3 things to look out for if your boat's engine won't start

There are a number of components that go into creating the perfect boating day out. One of the most important? A fully-functioning engine.

If you've pulled up to the marina and found your engine won't start, don't despair - there are a number of things you can look for that may explain your troubles.

Here are three reasons why your boat engine won't start, and how you can fix them.

1. Is the safety lanyard connected?

The safety lanyard, also known as the kill cord, is one of the most crucial devices on your boat. It works to stop the boat in the event that a person is thrown overboard. It consists of a length of cord that connects the kill switch to the engine. The helmsperson can attach the cord to their wrist or jacket, and if they are thrown from their seat, the cord is pulled and the engine stops.

This prevents injury to the person and allows them to easily get back on the boat.

When the safety lanyard isn't connected the engine will not crank. Therefore, if your engine is failing to start, simply check if your lanyard is attached. If it's fallen out, pop it back in and you may find your engine starts!

Find out how to troubleshoot a failed engine.Ensuring your safety lanyard is connected should keep your engine cranking!

2. Is the gear in neutral?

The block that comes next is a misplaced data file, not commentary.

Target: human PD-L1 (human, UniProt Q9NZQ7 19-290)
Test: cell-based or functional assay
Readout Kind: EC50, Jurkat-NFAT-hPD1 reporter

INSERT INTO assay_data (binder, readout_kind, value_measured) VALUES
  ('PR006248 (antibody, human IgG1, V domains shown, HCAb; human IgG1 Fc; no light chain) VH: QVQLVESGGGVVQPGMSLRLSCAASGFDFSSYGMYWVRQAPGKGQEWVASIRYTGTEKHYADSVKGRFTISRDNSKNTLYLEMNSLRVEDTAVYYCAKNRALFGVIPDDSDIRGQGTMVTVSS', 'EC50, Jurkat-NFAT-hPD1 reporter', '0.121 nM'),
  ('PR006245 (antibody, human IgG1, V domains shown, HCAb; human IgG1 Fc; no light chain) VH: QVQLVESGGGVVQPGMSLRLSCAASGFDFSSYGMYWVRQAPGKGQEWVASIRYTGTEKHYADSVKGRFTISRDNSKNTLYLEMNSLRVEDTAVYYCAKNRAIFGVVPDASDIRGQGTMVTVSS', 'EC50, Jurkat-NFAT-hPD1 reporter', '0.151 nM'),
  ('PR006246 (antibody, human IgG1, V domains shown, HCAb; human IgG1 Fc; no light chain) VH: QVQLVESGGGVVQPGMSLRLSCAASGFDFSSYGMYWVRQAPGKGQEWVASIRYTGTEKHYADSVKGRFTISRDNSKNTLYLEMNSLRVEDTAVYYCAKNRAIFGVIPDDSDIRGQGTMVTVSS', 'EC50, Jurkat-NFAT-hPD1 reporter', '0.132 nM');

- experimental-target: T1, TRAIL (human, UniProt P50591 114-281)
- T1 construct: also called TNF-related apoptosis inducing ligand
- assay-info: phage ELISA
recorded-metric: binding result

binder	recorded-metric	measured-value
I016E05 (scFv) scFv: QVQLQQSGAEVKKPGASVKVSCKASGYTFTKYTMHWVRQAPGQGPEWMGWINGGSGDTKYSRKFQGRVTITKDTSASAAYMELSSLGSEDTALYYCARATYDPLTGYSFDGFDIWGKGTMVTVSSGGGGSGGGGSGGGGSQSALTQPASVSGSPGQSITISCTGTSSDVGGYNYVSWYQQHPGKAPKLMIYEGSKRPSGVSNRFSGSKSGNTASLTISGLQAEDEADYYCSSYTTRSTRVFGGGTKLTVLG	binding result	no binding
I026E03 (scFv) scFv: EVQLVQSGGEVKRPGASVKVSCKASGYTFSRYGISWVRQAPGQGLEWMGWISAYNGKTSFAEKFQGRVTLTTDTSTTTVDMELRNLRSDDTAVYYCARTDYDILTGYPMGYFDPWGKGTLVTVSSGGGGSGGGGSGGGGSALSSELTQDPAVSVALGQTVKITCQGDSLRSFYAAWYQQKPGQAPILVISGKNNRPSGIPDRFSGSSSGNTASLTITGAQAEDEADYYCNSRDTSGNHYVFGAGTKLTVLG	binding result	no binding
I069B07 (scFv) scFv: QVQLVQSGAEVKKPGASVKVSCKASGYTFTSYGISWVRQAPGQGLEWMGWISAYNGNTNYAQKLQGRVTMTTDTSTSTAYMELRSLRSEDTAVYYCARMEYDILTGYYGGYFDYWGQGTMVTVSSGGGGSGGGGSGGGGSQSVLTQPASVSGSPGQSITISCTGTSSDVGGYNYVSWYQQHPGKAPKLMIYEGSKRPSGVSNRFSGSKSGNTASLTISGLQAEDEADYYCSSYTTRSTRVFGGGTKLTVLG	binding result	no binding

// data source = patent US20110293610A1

If after checking the safety lanyard your boat engine still won't start, it's time to look at the shift lever position. It's incredibly easy to leave your boat in gear upon stopping. However, when heading back out into the water you may find that this easy error prevents the engine from starting. This is because many boats have a safety mechanism that doesn't allow the engine to operate when left in gear. Wiggle the lever in and out of gear a few times before placing it into neutral. After a while, your engine should tick over and start! 

3. Do you have a fuel problem?

Boats can experience a number of fuel problems for a number of reasons. These are some of the most common:

  • Not having enough gas: Sounds simple enough, right? However, it's easier said than done. Always carry spare gas caddies in the event of a failed engine.
  • Failing to leave the air vent open: In order for the engine to run, the gas tank's air vent must be left open. The air vent ensures proper ventilation of the tank and relieves both vacuum and pressure. If the vent is closed, air cannot get in and you cannot withdraw fuel, thus causing your engine to stop running. Make sure the vent is closed when troubleshooting your engine's failure.
  • Fuel lines are obstructed or bent: Just like that of a garden hose, if your fuel line has a kink or is obstructed, the gas flow will stop and the engine won't run. If you suspect that your fuel line is to blame, check that nothing is placed on it or that it isn't stuck between the tank and deck.. Keeping a clear area will ensure your fuel line has the best chance of success.

These are just the basics of why your boat's engine won't start. If you're still experiencing difficulties, it may be time to seek help from the experts. Here at Hunts Marine, we offer top-quality servicing and spare parts to ensure you're back in the water as quickly as possible. Get in touch today to find out how our trusted mechanics can help.

January 18, 2019 by Castleford Media
Tags: Tips